Paradox on drug efforts
Aparadox is occurring in the Western Hemisphere fight against illegal drugs, especially cocaine. After years of prodding by the United States, the governments of the two largest coca-growing nations -- Peru and Bolivia -- are finally sending agents into coca-growing areas to destroy crops. They have made considerable inroads. Consequently the entrenched illegal drug industries in both nations are fighting back. For these impoverished nations the stakes are high: Under a relatively new law, the United States can withhold foreign aid from a nation that does not make advances in combating its drug traffic.
Even as Peru and Bolivia record partial successes, the Reagan administration is proposing a budget cut that would sharply impair the ability of the US Customs Service to spot the smuggling of cocaine into the US by air. An estimated 50 tons of cocaine is smuggled into the US every year, half of that by air.
The administration would reportedly chop some 40 percent from the budget of the air wing of the Customs Service. It would then be without funds to fly newly acquired radar planes capable of spotting drug flights along the southern US border.
The recent efforts of Bolivia and Peru should be supported.
The budget-cutting efforts of the Office of Management and Budget should be opposed. It took Washington many years to get Latin American nations to act against drug traffic. It would be unfortunate to convey the impression that the US is unwilling to do its share to combat the smuggling.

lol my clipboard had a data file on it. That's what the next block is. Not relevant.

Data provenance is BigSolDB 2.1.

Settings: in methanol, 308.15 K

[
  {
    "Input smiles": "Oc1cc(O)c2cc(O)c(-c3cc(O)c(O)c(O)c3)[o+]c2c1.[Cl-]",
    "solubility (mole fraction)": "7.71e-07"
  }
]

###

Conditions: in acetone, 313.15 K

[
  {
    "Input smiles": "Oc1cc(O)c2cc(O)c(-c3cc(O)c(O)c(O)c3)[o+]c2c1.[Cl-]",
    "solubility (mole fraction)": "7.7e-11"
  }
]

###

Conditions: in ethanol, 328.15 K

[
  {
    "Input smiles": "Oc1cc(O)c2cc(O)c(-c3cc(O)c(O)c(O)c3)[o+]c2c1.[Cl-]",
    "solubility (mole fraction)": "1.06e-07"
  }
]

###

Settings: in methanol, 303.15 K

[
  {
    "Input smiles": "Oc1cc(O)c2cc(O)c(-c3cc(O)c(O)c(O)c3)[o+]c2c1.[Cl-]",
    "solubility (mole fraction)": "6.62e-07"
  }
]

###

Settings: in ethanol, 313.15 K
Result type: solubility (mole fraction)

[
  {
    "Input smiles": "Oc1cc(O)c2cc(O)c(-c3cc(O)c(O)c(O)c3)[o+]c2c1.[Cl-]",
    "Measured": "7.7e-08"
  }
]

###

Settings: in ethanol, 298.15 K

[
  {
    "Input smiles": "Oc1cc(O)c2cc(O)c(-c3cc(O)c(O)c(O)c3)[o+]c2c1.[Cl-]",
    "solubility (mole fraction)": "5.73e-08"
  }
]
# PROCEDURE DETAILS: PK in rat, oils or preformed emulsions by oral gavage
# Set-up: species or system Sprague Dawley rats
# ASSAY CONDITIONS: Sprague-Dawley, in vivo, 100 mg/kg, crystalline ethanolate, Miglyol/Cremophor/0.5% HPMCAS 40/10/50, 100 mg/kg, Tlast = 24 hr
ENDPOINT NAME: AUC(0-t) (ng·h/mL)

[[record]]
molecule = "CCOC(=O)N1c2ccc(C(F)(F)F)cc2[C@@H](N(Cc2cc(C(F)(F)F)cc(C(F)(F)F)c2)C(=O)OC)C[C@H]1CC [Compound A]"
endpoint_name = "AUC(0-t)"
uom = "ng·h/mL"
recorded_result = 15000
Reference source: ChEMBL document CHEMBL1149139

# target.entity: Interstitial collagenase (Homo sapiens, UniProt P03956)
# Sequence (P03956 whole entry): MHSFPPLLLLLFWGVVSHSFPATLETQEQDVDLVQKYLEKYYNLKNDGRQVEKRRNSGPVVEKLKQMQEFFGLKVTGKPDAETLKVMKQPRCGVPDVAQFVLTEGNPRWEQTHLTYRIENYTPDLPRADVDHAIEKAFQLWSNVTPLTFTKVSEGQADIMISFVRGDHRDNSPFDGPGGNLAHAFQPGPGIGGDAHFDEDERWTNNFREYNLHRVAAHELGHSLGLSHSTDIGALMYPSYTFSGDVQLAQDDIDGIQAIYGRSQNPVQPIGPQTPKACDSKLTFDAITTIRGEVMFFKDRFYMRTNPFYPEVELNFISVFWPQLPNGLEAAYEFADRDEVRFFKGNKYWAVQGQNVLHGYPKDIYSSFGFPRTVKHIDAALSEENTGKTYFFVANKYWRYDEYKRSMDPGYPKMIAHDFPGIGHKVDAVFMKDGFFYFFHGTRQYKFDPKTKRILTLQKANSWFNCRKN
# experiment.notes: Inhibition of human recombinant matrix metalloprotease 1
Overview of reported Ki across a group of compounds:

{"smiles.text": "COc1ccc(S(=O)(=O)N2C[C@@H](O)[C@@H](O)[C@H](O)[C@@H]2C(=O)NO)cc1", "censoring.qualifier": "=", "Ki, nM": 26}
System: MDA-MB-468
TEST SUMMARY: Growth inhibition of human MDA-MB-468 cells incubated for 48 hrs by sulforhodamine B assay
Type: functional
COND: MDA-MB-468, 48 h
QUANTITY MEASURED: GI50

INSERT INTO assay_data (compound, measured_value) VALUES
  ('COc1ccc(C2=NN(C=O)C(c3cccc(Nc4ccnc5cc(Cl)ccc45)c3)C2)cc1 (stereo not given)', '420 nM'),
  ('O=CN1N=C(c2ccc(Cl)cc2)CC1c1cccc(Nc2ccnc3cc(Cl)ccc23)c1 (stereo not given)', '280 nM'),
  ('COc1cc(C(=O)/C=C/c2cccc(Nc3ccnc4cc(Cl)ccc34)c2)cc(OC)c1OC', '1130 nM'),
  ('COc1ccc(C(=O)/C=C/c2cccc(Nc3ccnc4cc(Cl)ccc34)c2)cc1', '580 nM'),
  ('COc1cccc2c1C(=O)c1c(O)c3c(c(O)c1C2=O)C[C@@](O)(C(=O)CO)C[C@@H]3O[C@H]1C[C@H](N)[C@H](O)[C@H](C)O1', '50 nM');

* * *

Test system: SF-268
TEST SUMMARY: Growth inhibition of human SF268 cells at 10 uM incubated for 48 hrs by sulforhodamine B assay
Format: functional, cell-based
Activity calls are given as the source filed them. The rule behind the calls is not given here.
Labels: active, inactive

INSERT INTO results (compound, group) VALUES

Within the US, the best pressure point at which to curtail drug distribution is the point of entry: Air surveillance and seizure of drug smugglers ought to be emphasized, not curtailed.
In his welcoming on Tuesday to Ecuador's President, Le'on Febres-Cordero, President Reagan appropriately praised that nation's drug-eradication efforts. Those nations that are acting deserve support from Washington; it requires courage to strive to curtail an underdeveloped nation's biggest cash export crop.
Colombia, which started the current round of South American crackdowns in 1981, has done less well in recent months. Many of the accused drug traffickers have been released, and President Belisario Betancur has been preoccupied with the aftermath of a major earthquake and his Army's attack, with many fatalities, on the terrorist-held Ministry of Justice.
In both Peru and Bolivia much remains to be done. Alternative cash crops should be devised for farmers. And indications are that new crops are being planted faster than old ones can be destroyed.
Peruvian farmers appear to be planting more coca than the government has destroyed. For several days Bolivian farmers, likely at the behest of drug traffickers, surrounded some 250 narcotics officers who had entered coca-growing areas to destroy drug crops.